Multidisciplinary History of Goats in Finland: A Comparative Approach
Kinnunen Jussi; Bläuer Auli; Solala Hilja; Rannamäe Eve
This article aims to study the history of goats (Capra hircus) in Finland using a multisource
approach combining zooarchaeological data with evidence from written sources, the Silver Tax
Record of 1571, and statistical data from the year 1900. We present an overview of an abundance of
goat bones in zooarchaeological sites dating from the Middle Iron Age to the Post-Medieval period.
Furthermore, we use Zooarchaeology by Mass Spectrometry (ZooMS) to study the presence of goats
in material where it has not been identified by morphological methods. Where the zooarchaeological
material and written sources overlap, the results support each other. The meaning of goats in the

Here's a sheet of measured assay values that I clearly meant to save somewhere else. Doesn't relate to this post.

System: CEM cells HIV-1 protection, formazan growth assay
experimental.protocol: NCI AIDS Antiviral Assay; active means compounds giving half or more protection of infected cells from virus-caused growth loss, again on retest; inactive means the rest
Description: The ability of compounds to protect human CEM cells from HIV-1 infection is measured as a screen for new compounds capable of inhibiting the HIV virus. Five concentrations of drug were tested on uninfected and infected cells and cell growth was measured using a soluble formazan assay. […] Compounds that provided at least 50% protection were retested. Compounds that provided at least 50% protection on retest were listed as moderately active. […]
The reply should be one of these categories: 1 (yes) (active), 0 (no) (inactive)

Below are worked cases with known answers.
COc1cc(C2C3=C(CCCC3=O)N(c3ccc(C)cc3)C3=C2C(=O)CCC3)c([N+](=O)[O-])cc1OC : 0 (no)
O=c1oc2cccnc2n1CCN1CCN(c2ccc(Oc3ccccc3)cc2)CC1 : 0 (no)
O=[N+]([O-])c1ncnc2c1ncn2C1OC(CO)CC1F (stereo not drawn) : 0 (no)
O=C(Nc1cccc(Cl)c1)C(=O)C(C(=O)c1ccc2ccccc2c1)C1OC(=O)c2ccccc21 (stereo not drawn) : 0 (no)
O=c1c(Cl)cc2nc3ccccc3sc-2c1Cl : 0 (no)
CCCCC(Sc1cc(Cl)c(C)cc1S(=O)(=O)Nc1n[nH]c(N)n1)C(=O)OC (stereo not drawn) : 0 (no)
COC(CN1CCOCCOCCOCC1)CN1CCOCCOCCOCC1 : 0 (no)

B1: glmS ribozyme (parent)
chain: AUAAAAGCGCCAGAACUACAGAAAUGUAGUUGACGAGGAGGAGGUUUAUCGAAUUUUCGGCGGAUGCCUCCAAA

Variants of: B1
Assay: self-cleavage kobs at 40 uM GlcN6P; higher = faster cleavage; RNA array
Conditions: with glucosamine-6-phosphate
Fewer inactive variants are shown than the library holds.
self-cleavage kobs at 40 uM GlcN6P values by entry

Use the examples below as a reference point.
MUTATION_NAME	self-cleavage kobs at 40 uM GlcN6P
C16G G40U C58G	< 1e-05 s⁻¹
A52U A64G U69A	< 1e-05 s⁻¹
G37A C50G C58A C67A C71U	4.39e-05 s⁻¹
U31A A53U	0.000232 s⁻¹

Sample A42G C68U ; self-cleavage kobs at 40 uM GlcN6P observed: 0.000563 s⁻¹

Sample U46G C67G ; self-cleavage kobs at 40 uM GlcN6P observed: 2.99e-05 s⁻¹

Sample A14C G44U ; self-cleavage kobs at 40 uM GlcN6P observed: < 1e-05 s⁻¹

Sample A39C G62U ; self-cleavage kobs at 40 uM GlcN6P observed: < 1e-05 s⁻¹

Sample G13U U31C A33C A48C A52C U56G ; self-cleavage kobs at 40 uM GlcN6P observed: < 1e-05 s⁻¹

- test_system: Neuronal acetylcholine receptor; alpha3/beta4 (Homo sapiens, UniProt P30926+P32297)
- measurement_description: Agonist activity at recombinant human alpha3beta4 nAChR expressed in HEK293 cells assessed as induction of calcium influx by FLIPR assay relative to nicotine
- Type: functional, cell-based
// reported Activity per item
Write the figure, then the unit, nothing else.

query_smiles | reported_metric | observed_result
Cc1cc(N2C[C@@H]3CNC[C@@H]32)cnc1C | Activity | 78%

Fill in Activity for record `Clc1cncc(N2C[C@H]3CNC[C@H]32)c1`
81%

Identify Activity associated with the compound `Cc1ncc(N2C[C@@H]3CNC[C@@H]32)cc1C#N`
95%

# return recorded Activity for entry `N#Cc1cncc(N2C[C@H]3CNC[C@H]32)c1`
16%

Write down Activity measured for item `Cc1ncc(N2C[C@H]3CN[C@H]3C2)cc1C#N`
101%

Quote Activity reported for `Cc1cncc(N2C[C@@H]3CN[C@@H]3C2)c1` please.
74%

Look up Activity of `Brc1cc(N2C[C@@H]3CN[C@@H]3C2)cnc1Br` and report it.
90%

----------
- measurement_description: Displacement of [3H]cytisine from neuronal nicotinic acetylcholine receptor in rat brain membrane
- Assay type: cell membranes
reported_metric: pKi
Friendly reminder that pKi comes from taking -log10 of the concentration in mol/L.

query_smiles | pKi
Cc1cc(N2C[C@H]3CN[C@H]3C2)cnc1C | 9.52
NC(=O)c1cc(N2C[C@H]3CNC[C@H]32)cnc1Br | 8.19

animal husbandry system in Finland has varied temporally and spatially, and their numbers were
in decline by the year 1900. Their diminishing role in 20th-century Finland and their reputation of
being the ‘poor man’s cow’ is likely the reason why they have not attracted much research interest.
However, according to our data, goats have been an integral part of the animal husbandry system
at least from the Late Iron Age onward, even if their proportion among other livestock is never
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